Rejiggered Ducks kick off fall camp
It has been seven months since Oregon’s triple-overtime loss at the Alamo Bowl ended the Ducks’ streak of consecutive double-digit-win seasons at seven.
In the aftermath of the choppy 9-4 campaign, fourth-year coach Mark Helfrich will reboot with a reshaped staff when fall camp opens Monday.
The Ducks will be flying just below the national radar at No. 22 in the coaches poll as they begin three weeks of critical preparation for the 2016 season, which begins Sept. 3 against UC Davis at Autzen Stadium (2 p.m., Pac-12 Networks).
Most important storyline
Brady Hoke takes over as defensive coordinator after Oregon finished 2015 ranked 116th in points allowed (37.5 ppg) and 117th in yards allowed (485.3 ypg).
The Ducks lose Pac-12 defensive player of the year DeForest Buckner to the NFL and last year’s starting linebackers to graduation.
The secondary, which struggled last fall, must show dramatic improvement early in September as the former Michigan coach transitions Oregon to a 4-3 scheme.
Hoke said seniors T.J. Daniel (defensive line) and Johnny Ragin (linebacker) and fourth-year junior Tyree Robinson (cornerback/safety) have emerged as leaders.
“You have a young front seven, and I think some of the strength of our defense needs to come a little bit from the back end,” Hoke said. “That’s good if there’s leadership there. To develop the kind of defense that you want to play and have an identity of the defense we want to be, it really has to start up front with how we play the game.
“We need to play with a physicalness, a mentality and a toughness that you play the game of football with.”
Key position battle
The Ducks might be even more talented at the skill positions than the 2014 team that won the Pac-12 title, the Rose Bowl and appeared in the College Football Playoff championship game.
But there isn’t a ready-made Heisman Trophy candidate to lead the way at quarterback.
At some point during fall camp, Helfrich will conclave with first-year offensive coordinator Matt Lubick and quarterbacks coach David Yost to choose a starter.
Montana State graduate transfer Dakota Prukop is the favorite to replace former Big Sky rival Vernon Adams Jr., but Travis Jonsen and Terry Wilson made strong impressions with the staff and teammates during the spring.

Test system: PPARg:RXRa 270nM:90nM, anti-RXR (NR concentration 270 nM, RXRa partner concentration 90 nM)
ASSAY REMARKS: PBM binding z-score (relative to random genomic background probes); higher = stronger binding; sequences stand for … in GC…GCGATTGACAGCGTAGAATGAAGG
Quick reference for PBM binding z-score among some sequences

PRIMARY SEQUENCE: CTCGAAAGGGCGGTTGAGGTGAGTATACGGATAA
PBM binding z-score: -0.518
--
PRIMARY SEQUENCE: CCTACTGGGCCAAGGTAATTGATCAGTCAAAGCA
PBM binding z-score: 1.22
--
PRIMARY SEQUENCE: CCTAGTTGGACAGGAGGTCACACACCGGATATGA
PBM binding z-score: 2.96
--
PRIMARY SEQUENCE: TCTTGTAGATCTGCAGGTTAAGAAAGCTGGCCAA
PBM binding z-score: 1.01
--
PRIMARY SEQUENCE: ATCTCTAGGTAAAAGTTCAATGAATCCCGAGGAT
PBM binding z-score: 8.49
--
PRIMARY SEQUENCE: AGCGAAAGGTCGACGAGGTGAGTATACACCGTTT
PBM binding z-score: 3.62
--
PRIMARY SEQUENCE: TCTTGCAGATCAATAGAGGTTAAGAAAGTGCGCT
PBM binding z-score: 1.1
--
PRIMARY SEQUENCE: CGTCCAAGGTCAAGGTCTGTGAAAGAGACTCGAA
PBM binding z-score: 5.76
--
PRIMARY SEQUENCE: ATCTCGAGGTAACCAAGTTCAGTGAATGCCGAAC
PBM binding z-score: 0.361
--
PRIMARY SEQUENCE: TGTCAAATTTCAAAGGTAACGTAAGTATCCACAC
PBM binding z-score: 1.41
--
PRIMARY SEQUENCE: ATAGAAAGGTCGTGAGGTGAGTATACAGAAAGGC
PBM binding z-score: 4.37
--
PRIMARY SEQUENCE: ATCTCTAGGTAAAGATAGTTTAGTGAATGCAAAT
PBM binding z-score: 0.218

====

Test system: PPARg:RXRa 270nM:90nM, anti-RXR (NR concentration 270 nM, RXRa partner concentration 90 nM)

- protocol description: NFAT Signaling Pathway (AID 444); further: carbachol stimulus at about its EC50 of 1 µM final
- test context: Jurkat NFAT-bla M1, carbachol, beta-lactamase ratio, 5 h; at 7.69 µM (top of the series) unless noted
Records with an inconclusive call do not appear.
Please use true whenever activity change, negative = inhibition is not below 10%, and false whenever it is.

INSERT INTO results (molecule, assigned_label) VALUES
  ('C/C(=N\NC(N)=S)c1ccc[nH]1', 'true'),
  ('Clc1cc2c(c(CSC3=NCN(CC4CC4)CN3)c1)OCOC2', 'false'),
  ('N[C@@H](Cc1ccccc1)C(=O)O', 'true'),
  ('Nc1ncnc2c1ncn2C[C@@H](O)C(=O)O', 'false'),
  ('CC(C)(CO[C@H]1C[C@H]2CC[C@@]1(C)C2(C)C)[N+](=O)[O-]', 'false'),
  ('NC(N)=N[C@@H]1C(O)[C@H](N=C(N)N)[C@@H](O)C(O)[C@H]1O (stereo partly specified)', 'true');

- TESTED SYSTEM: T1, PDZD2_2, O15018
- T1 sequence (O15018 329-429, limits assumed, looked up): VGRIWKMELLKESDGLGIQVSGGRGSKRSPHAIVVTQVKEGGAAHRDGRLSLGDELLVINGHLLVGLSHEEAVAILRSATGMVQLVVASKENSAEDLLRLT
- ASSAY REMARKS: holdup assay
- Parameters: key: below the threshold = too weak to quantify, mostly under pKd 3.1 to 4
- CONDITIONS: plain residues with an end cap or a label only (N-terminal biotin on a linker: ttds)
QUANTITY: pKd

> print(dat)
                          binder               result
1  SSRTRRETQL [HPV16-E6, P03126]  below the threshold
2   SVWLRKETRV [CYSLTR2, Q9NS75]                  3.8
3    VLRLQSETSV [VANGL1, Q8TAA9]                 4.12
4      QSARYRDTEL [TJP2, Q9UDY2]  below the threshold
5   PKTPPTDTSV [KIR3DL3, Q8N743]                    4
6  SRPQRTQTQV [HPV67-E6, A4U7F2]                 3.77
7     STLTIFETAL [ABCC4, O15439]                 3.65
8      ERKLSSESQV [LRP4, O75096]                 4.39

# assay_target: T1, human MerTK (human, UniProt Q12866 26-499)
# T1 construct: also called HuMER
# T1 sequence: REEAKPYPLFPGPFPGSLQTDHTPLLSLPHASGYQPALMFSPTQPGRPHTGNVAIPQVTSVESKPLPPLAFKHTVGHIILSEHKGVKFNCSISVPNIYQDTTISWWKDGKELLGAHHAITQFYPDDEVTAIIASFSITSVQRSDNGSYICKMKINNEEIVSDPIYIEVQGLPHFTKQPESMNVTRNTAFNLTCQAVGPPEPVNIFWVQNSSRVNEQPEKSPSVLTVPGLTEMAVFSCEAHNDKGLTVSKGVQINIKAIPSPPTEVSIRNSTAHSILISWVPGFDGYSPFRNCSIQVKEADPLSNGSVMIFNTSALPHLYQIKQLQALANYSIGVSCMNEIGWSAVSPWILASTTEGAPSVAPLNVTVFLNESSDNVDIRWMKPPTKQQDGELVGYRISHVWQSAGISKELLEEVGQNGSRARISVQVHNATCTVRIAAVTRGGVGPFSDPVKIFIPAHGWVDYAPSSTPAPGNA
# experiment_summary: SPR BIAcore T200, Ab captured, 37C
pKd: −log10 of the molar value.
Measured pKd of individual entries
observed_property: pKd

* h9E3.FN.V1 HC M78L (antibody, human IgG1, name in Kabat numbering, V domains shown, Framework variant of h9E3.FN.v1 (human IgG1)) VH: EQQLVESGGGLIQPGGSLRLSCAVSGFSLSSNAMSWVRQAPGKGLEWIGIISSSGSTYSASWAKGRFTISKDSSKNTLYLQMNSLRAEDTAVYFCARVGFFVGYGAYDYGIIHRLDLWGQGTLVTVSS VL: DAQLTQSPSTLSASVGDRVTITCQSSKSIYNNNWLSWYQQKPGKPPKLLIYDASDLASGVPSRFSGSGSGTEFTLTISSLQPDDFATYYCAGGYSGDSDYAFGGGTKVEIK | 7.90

Lubick wants to game plan around a clear No. 1, but there is still a chance more than one signal-caller will take meaningful snaps this fall.
“I think there’s definitely something to having some continuity, whoever that guy ends up being, to having one guy,” Lubick said. “But there’s always a chance to bring a guy in for a package here or a package there because of our offense and the flexibility that we have with it.”
In the spotlight
Oregon’s star is the soft-spoken Royce Freeman. If the Ducks exceed outside expectations and contend for championships, the junior running back should emerge as a serious Heisman candidate.
Freeman’s total rushing yards (3,201) and total touchdowns (38) over the last two seasons eclipse the statistics put up by Stanford’s Christian McCaffrey (2,319 yards, 15 touchdowns), LSU’s Leonard Fournette (2,987 yards, 33 touchdowns) and Florida State’s Dalvin Cook (2,699 yards, 28 touchdowns) in those categories.
Entering the season, Freeman is 1,881 yards shy of LaMichael James’ Oregon career rushing record.
“Royce is a tremendous leader for or football team because of the way he works and his mindset, just how humble he is,” Lubick said.
“When you see your best player or the one with the most accolades go out and practice at a high level every single day with urgency, that carries a lot more weight than we do as coaches as far as, ‘This is the way we do it, this is the way to be a good football player on and off the field.’
“What he brings from an attitude standpoint and a work-ethic standpoint is worth it’s weight in gold.”
Burning campfire questions
Can Pharaoh Brown, a first-team all-Pac-12 tight end in 2014, return to form after sitting out last season to recover from a devastating leg injury?
Will Devon Allen rejoin an already-deep wide receiver group — Darren Carrington, Dwayne Stanford, Charles Nelson, Dillon Mitchell, the list goes on — after the Olympics?
Can the Ducks’ revamped defensive line, which also loses the concrete block that was Alex Balducci at nose tackle, develop into a group capable of holding its own against the physical offensive lines of USC, Stanford and Utah?
Will Don Pellum prove to be an important part of the solution, as Helfrich predicts, returning to the role of linebackers coach after two seasons as defensive coordinator?
“I felt that from day one, that’s how coach Helfrich runs a program,” Hoke said when asked about fitting in with Oregon’s old guard. “When we all got together, we went right back to work.”
Follow Ryan on Twitter @rgduckfootball .